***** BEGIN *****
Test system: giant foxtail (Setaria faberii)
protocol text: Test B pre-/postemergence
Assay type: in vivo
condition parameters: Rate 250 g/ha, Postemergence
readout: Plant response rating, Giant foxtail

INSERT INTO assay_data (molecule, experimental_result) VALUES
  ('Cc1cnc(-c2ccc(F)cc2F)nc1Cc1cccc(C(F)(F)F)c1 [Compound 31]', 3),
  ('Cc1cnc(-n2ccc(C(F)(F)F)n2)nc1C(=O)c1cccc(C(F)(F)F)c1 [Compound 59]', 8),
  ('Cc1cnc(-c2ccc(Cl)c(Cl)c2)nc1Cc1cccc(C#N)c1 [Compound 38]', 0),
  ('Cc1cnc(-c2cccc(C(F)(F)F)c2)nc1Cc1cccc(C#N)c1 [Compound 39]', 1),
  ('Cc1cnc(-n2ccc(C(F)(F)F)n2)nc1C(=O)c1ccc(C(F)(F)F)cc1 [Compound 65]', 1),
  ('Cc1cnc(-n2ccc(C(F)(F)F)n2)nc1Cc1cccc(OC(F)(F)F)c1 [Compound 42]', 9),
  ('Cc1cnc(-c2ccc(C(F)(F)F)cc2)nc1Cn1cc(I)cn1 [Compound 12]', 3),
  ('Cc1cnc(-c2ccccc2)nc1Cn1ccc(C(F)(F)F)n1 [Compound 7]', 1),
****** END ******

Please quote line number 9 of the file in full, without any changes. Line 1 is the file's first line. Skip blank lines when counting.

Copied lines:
  ('Cc1cnc(-c2ccc(Cl)c(Cl)c2)nc1Cc1cccc(C#N)c1 [Compound 38]', 0),